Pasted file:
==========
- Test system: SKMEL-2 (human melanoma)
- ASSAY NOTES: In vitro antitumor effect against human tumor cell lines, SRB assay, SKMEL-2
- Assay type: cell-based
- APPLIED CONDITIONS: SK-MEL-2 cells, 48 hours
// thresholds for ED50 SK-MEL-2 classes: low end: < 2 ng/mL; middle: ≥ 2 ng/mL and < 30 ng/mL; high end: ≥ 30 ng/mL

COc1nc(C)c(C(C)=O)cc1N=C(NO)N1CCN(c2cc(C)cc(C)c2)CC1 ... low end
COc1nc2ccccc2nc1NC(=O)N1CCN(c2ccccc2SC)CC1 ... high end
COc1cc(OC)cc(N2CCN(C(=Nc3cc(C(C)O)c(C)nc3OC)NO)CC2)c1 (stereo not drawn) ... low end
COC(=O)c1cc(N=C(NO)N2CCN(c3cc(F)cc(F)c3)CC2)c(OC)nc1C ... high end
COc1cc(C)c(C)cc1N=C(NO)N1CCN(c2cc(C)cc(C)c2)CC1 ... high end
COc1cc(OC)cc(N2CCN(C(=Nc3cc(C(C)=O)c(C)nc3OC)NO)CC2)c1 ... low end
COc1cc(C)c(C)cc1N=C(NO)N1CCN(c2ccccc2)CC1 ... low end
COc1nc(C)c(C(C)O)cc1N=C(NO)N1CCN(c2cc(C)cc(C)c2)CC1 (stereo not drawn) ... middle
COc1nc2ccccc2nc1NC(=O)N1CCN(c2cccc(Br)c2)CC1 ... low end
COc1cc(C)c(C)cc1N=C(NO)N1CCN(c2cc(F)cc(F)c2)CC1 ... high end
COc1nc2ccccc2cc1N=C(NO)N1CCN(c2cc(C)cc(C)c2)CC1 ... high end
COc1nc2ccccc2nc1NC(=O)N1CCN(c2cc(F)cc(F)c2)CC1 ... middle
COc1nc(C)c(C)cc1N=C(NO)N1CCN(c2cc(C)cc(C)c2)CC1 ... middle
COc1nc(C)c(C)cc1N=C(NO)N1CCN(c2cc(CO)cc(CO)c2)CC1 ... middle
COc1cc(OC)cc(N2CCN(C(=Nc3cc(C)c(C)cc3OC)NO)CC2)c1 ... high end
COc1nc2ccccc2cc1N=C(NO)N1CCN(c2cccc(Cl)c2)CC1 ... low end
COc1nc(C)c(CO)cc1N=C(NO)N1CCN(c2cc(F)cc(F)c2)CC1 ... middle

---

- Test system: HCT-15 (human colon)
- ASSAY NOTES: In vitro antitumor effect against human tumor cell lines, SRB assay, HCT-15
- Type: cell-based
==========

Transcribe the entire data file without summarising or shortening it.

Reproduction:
- Test system: SKMEL-2 (human melanoma)
- ASSAY NOTES: In vitro antitumor effect against human tumor cell lines, SRB assay, SKMEL-2
- Assay type: cell-based
- APPLIED CONDITIONS: SK-MEL-2 cells, 48 hours
// thresholds for ED50 SK-MEL-2 classes: low end: < 2 ng/mL; middle: ≥ 2 ng/mL and < 30 ng/mL; high end: ≥ 30 ng/mL

COc1nc(C)c(C(C)=O)cc1N=C(NO)N1CCN(c2cc(C)cc(C)c2)CC1 ... low end
COc1nc2ccccc2nc1NC(=O)N1CCN(c2ccccc2SC)CC1 ... high end
COc1cc(OC)cc(N2CCN(C(=Nc3cc(C(C)O)c(C)nc3OC)NO)CC2)c1 (stereo not drawn) ... low end
COC(=O)c1cc(N=C(NO)N2CCN(c3cc(F)cc(F)c3)CC2)c(OC)nc1C ... high end
COc1cc(C)c(C)cc1N=C(NO)N1CCN(c2cc(C)cc(C)c2)CC1 ... high end
COc1cc(OC)cc(N2CCN(C(=Nc3cc(C(C)=O)c(C)nc3OC)NO)CC2)c1 ... low end
COc1cc(C)c(C)cc1N=C(NO)N1CCN(c2ccccc2)CC1 ... low end
COc1nc(C)c(C(C)O)cc1N=C(NO)N1CCN(c2cc(C)cc(C)c2)CC1 (stereo not drawn) ... middle
COc1nc2ccccc2nc1NC(=O)N1CCN(c2cccc(Br)c2)CC1 ... low end
COc1cc(C)c(C)cc1N=C(NO)N1CCN(c2cc(F)cc(F)c2)CC1 ... high end
COc1nc2ccccc2cc1N=C(NO)N1CCN(c2cc(C)cc(C)c2)CC1 ... high end
COc1nc2ccccc2nc1NC(=O)N1CCN(c2cc(F)cc(F)c2)CC1 ... middle
COc1nc(C)c(C)cc1N=C(NO)N1CCN(c2cc(C)cc(C)c2)CC1 ... middle
COc1nc(C)c(C)cc1N=C(NO)N1CCN(c2cc(CO)cc(CO)c2)CC1 ... middle
COc1cc(OC)cc(N2CCN(C(=Nc3cc(C)c(C)cc3OC)NO)CC2)c1 ... high end
COc1nc2ccccc2cc1N=C(NO)N1CCN(c2cccc(Cl)c2)CC1 ... low end
COc1nc(C)c(CO)cc1N=C(NO)N1CCN(c2cc(F)cc(F)c2)CC1 ... middle

---

- Test system: HCT-15 (human colon)
- ASSAY NOTES: In vitro antitumor effect against human tumor cell lines, SRB assay, HCT-15
- Type: cell-based